It has been an interesting and varied journey, driven by a band who speak from the heart. Each chapter tells a story and the vocals compliment the surprising guitars.  Lo-fi and lush with an edge, this album will find a place in your heart. Warm beat driven melodies sound track a road trip that is more Interstate 5 than M62.


Bad Lieutenant: Port Of Call New Orleans

Posted: November 1st, 2009, by Alex McChesney

Much as I enjoy his movies, I suspect that Werner Herzog and I have very little in common. I’m not German, have never had a mustache, and am not an acclaimed director. In fact, I suspect that our lives probably only intersect on one tiny point. Neither of us have seen Abel Ferrara’s Bad Lieutenant. Not that it really matters. Port of Call… was never intended to have any connection with that film, and it’s title seems to have been dictated by a marketing suit who happened to notice that both films involve… well… you know. It’s an unfortunate decision that gives this film the air of a dashed-off sequel when it very much deserves to be judged on its own merits.

Nicolas Cage plays the titular copper, who starts the film as a reasonably good lieutenant – at least as good as anyone in the film gets – who injures his back in the line of duty and quickly becomes hooked on prescription painkillers, so beginning a downward spiral of addiction that takes in everything from gambling to heroin. On the journey to rock bottom he struggles to keep himself together long enough to solve the gangland killing of a family of illegal immigrants, maintain some kind of relationship with his equally damaged prostitute girlfriend Frankie (Eva Mendes), and not get killed by one of the many, many people he pisses off on the way.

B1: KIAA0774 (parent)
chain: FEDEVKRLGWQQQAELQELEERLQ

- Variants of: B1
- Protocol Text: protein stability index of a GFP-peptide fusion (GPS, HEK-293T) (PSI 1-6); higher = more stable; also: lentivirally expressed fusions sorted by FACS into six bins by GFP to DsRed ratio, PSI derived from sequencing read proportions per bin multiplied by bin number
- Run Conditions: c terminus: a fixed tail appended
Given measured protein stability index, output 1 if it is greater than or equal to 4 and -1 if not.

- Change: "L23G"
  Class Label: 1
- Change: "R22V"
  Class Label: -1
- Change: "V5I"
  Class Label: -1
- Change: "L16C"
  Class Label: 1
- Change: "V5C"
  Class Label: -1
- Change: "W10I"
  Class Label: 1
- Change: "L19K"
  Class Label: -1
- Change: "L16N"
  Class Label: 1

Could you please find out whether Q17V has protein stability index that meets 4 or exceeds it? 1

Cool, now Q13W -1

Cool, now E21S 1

It sounds grim, but it’s played as a comedy, albeit a pitch-black one. Cage has never been the man to go to for a subtle, nuanced performance. He can, however, be immensely entertaining when let off the leash and allowed to gnaw on the scenery, and Herzog knows this, having clearly seasoned every last prop and encouraged him to indulge his vices in tandem with his character, albeit vices of performance rather than chemical consumption. The film never tips into pantomime however, not least because of Herzog’s traditionally documentarian style, which deliberately limits the use of multiple camera angles to lend a odd veneer of realism to scenes of bug-eyed crack-addled insanity, while some delightfully off-kilter inserts shot on video keep the audience unbalanced.

Screenwriter William M. Finkelstein is a veteran of TV police procedurals, having spent the majority of his career writing for the likes of L.A. Law and Law & Order, but anyone coming to Bad Lieutenant for a cop movie is likely to be disappointed. In a sense it has a lot in common with Herzog’s 1977 movie Stroszek, replacing that film’s doomed immigrant protagonist with one born and raised in the USA. Indeed, Bad Lieutenant explicitly references Stroszek on at least one occasion, suggesting that the similarity is not accidental. Herzog, who now lives in Los Angeles, was allegedly displeased with the way his earlier film was seen purely as an indictment of America, and perhaps this film can be seen as an attempt to soften that interpretation by placing greater responsibility for his downfall in the main character’s hands, though facilitated by modern society.

In any case, Bad Lieutenant: Port Of Call New Orleans should be relished for the bleak insanity of the Lieutenant’s rollercoaster ride of self-destruction, though it’s a ride likely to turn your stomach by the end.